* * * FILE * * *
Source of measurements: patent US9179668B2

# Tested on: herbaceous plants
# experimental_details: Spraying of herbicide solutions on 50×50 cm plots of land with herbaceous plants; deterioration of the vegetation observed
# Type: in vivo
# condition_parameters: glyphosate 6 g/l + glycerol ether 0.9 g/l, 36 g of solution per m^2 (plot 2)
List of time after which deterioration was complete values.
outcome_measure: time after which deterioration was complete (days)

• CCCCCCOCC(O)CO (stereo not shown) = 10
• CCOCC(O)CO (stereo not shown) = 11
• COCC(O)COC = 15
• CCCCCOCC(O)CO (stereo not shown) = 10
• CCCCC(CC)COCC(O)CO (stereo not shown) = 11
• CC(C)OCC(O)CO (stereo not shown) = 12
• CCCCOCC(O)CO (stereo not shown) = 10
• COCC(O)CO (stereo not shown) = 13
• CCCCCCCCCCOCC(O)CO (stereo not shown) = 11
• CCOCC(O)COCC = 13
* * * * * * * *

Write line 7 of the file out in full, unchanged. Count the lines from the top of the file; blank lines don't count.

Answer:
outcome_measure: time after which deterioration was complete (days)